Escudero, Marcos remain statistically tied in VP race
Senators Francis “Chiz” Escudero and Ferdinand “Bongbong” Marcos Jr. remain statistically tied in the race for Vice President, the latest Pulse Asia voter preference poll showed.
Nationwide, 29 percent of 1,800 respondents picked Escudero as the next Vice President, while 26 percent supported the son and namesake of the late dictator Ferdinand Marcos.
Behind them are Camarines Sur Rep. Leni Robredo (19 percent) and Senators Alan Peter Cayetano (12 percent), Antonio Trillanes IV (6 percent) and Gringo Honasan (4 percent).
Compared with the poll results in January, Escudero’s latest score is 4 points lower from 33 percent, while Marcos’ rating improved 3 points from 23 points.
The rating of Trillanes is up by 2 points from 4 percent last month. Robredo has gained a point, Cayetano has lost 2 points and Honasan is down by a point.
The results of the poll released yesterday had a margin of error of plus-or-minus 2 percentage points. The poll was conducted from Feb. 15 to
The vice presidential race is just as tight as the presidential race, said Pulse Asia president Ronald Holmes.
“Escudero and Marcos are also statistically tied,” Holmes said, noting that there is also no significant movement within classes and areas for the vice presidential candidates.
“However, it is worth noting that Senator Marcos has a sizable proportion of Class ABC preferring him,” he said.
Political science professor Edmund Tayao agreed, noting that Marcos has been going around the country and making himself known even before the official start of the campaign.
“Senator Marcos has already managed to catch up with Senator Escudero, who has preferred campaigning via the media,” he said.
Pulse Asia noted no significant changes in the vice presidential voter preference in different areas and socioeconomic classes between January and February.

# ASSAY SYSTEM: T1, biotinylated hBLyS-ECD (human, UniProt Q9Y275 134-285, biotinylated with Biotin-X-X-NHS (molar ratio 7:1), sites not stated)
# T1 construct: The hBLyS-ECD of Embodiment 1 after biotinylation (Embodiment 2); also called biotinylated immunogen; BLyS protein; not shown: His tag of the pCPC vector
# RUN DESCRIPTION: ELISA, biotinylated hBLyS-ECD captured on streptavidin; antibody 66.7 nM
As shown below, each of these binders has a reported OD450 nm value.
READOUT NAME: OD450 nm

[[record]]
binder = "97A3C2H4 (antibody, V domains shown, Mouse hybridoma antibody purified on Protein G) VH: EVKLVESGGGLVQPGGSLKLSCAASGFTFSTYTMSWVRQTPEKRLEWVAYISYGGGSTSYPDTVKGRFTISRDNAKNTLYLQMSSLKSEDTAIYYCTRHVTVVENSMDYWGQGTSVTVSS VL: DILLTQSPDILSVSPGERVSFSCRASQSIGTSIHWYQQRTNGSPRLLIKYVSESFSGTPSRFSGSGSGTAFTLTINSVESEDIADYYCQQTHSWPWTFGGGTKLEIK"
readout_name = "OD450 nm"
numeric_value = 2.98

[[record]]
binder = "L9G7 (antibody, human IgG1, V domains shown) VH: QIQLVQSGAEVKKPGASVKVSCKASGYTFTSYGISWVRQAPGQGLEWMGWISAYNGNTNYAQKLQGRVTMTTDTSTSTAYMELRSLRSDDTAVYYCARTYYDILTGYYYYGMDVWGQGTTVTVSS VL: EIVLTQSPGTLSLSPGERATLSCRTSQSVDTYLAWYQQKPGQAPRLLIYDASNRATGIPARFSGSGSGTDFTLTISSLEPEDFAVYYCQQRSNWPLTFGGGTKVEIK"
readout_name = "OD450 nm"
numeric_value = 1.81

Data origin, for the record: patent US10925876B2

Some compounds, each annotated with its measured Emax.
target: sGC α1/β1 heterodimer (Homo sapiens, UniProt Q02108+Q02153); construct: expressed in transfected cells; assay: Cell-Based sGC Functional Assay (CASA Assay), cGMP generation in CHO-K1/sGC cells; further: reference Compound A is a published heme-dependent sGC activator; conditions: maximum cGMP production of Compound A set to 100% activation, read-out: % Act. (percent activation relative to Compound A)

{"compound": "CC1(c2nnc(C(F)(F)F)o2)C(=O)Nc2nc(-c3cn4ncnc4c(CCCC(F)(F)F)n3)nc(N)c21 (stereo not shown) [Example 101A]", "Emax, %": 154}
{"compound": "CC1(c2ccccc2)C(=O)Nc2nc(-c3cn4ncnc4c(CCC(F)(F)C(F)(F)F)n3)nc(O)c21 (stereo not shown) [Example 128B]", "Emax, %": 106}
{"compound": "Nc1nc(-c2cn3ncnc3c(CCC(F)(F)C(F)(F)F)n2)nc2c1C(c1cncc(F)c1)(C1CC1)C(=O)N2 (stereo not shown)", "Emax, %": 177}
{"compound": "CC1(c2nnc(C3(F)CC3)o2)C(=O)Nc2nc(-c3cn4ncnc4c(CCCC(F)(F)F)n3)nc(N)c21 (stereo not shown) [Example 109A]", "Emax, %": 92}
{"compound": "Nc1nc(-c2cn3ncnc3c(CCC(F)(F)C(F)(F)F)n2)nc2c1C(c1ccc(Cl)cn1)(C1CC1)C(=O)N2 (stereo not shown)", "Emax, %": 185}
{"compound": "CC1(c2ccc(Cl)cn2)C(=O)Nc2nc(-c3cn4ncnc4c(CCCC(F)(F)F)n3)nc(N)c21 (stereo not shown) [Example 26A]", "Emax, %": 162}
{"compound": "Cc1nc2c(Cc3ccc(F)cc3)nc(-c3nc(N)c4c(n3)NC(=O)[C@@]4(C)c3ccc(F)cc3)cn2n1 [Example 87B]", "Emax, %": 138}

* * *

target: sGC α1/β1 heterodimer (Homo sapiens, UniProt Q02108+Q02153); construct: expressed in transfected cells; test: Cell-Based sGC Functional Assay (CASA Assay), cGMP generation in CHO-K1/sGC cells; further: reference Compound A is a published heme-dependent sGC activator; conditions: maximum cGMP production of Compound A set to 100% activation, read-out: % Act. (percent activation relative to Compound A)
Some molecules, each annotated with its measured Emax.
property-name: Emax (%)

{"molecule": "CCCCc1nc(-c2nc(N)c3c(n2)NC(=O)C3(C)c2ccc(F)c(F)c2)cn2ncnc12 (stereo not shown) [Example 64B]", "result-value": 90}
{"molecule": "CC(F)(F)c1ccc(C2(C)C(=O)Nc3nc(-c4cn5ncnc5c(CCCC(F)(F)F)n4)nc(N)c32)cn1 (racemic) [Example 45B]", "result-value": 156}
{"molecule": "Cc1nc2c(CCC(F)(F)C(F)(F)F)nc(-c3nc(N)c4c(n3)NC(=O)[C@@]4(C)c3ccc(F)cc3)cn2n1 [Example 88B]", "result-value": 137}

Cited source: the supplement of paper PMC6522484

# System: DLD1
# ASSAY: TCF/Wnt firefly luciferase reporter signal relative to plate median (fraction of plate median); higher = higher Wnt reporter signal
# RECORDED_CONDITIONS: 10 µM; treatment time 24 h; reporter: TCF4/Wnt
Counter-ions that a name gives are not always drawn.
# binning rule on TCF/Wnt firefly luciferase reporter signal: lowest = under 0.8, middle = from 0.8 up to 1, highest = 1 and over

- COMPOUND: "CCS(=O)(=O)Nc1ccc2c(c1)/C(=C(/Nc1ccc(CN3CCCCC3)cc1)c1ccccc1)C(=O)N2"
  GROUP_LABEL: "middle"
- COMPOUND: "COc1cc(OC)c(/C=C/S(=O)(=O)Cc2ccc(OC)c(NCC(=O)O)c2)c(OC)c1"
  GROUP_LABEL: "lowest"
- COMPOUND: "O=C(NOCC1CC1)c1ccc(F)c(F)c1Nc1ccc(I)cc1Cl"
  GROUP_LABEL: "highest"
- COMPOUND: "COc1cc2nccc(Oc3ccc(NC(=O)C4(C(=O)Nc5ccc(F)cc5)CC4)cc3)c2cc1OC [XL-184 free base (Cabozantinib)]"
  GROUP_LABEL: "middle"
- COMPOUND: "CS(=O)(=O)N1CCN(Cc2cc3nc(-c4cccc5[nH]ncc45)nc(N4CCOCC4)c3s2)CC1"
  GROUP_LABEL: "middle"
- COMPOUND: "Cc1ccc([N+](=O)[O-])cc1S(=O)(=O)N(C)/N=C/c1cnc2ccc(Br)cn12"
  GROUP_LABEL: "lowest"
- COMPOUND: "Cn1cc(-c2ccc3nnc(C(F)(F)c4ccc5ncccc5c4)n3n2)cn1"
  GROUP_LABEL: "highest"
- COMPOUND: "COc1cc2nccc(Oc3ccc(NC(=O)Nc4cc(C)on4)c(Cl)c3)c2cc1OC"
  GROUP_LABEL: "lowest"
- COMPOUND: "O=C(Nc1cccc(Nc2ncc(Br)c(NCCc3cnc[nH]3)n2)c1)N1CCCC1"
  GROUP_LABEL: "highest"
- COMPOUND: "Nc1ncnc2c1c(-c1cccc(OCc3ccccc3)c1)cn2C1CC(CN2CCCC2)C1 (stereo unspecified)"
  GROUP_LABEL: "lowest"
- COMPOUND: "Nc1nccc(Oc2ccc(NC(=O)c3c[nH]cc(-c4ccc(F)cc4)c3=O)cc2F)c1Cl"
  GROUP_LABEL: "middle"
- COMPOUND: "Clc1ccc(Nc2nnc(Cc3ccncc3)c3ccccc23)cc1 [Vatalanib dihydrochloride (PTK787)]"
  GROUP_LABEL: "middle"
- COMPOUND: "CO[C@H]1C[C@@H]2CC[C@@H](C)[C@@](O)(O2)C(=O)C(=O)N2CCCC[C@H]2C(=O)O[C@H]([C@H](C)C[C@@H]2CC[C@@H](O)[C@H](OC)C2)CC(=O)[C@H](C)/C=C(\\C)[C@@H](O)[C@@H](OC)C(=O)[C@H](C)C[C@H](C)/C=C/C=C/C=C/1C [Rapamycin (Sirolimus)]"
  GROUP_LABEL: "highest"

Escudero’s ratings ranged from 22 percent (from 29 percent in January) in Mindanao to 35 percent (from 33 percent) in Metro Manila, and from 12 percent among ABC (from 24 percent) to 32 percent (from 34 percent) among Class D.
Preference for Marcos ranged from 17 percent (from 13 percent) in the Visayas to 34 percent (from 36 percent) in Metro Manila, while it ranged from 20 percent among Class D to 44 percent (from 28 percent) among Class ABC.
The scores of Robredo ranged from 28 percent (from 25 percent) in the Visayas to 10 percent (from 11 percent) in Metro Manila, and from 22 percent (from 21 percent) among Class ABC to 18 percent (from 16 percent) among Class E.
Ratings of Cayetano ranged from 22 percent in Mindanao to 7 percent (from 10 percent) in the rest of Luzon, and from 15 percent (from 16 percent) among Class E to 11 percent (from 17 percent) among Class ABC.
Those who supported Trillanes ranged from 9 percent (from 6 percent) in Mindanao to 3 percent (from 4 percent) in Metro Manila, and it ranged from 6 percent (from 4 percent) among Class D to 3 percent (from 4 percent) among Class ABC.
Honasan’s scores ranged from 6 percent (from 3 percent) in Mindanao to 4 percent in Metro Manila (from 5 percent), the rest of Luzon (from 5 percent) and the Visayas (from 6 percent). It ranged from 6 percent (from 7 percent) among Class E to 4 percent from Class ABC (from 2 percent) and D (5 percent).
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